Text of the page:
As part of the response to Hurricane Katrina, a team of UNC Hospitals' physicians and staff left Friday, Sept. 2 to travel to the Gulf Coast as part of the MidCarolina Trauma RAC's State Medical Assistance Team II. The team from UNC Hospitals is comprised of: Christine Clark, RN; Randy Kearns; Preston "Chip" Rich, MD; Michele Rudisill, RN; Ed Wilson, RN; Ben Zarzaur, MD; and Janet Young, MD. A second team from UNC Hospitals left Sept. 9 to relieve the first group of volunteers. The second team to help staff the K-Mart Klinic in Waveland, Miss., is comprised of: Alberto Bonifacio, RN; Joe Manese, Radiology Tech; Peter Milano, 5th year surgical resident; Andrew Millager, Pharmacist; Jim Rawlings, Pastoral Care; Tina Schade-Willis, MD; Renae Stafford, Trauma Attending Surgeon; Jim Starlin, Air Care Communications; and Wes Wallace, MD., attending, emergency medicine.

Monday, September 12, 2005

Slapped Down in Mississippi

We'll call her Miss Olivia, but of course, that's not her real name. She's 86 years old, full of spirit, lives alone, drives her own car and was waiting in line at the FEMA office to get her washer and dryer fixed when she "got all sick like" and "got slapped down." After 15 minutes of questions, conversations and entertaining digressions, I finally came to the conclusion that "slapped down" meant passed out. Had this happened before? Ten minutes of stories later I discovered that this had occurred previously when her "ticker thing" (translated, pacemaker) acted up. It turned out that the pacer was scheduled to be replaced September 7, but of course, the hurricane preempted this.

Were pretty sophisticated here at Med-1, arguably the most sophisticated transportable hospital in the world -- but we don't evaluate and replace pacemakers.

"Miss Olivia, we need to transport you to another hospital. You're pacemaker isn't working well and if it fails badly, you could die"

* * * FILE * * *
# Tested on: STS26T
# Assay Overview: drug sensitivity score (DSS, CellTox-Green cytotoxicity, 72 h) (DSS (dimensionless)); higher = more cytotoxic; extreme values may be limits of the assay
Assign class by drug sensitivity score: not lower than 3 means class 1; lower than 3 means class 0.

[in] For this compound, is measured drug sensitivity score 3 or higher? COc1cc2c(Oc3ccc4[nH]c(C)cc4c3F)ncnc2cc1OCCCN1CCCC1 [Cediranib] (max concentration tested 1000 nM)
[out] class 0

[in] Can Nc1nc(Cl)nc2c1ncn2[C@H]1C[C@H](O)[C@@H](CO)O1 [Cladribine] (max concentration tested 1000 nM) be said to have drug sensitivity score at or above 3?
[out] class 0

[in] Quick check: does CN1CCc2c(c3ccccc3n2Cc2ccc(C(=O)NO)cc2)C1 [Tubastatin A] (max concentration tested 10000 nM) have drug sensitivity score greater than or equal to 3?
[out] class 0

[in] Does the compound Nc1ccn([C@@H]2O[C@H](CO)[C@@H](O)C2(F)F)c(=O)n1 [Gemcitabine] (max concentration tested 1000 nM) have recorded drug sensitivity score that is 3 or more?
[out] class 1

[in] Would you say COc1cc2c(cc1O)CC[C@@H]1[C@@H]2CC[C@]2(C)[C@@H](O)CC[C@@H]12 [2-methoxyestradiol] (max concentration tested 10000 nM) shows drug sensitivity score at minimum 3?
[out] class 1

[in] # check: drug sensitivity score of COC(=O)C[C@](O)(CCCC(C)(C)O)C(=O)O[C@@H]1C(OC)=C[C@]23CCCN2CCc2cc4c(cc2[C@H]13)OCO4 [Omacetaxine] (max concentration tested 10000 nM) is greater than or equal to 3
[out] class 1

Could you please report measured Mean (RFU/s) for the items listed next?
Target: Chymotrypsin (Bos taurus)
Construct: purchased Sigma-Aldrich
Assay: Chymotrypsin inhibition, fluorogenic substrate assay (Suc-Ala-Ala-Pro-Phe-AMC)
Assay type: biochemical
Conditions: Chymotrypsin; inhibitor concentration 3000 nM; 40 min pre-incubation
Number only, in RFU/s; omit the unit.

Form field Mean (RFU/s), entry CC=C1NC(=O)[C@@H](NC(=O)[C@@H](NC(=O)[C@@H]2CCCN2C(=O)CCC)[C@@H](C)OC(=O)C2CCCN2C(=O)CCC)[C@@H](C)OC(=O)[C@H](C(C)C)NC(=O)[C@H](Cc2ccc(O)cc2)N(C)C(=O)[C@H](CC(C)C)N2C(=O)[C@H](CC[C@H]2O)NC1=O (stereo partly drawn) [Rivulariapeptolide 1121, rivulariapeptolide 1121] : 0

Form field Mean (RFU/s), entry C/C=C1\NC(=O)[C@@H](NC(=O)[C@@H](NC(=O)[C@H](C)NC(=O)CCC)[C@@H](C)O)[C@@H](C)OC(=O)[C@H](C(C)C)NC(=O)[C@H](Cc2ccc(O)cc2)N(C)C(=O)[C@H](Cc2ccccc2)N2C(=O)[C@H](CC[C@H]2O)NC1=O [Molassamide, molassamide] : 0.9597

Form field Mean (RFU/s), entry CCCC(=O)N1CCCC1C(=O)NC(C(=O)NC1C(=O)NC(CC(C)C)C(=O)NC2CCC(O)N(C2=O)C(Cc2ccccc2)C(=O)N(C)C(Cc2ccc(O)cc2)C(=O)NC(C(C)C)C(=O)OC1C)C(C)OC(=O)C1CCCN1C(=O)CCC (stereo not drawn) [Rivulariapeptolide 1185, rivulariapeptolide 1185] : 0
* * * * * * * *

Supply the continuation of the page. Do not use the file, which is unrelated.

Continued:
I'm not sure I want to go to."

After more discussions there seemed to be two principle objections. One, she had some things in her purse she didn't want to carry to the hospital. "They might not be safe there." And two, she was worried that her car might be looted.

We finally convinced her that her things would be locked safely away at the hospital. The Charlotte SWAT team agreed to keep a 24 hour watch on her car. In true K-Mart Klinic fashion, problem found, problem creatively and cooperatively solved. While conditions are far from idyllic here, the cooperation among everyone is exemplary. Formalities are minimalized and the attitude is take "care of the folks." Example: phone temporarily not working at Miss Olivia's destination hospital. In a refreshing change from the usual EMTALA tango, we simply sent her. We're not a hospital in the formal sense, and the destination hospital, in an act of compassionate and responsible graciousness, had already informed us that they would take whatever we sent them.

Lots of folks are rising to this immense challenge.

Miss Olivia used my cell phone to call her son. I talked with him as well. He's working in New Orleans with a government agency and could not leave, but he'd arrange to have someone meet her at the hospital.

As the Paramedics were rolling out the door, she made them stop. She called me over to thank me. "I'm so glad you folks came to help us."

So am I.



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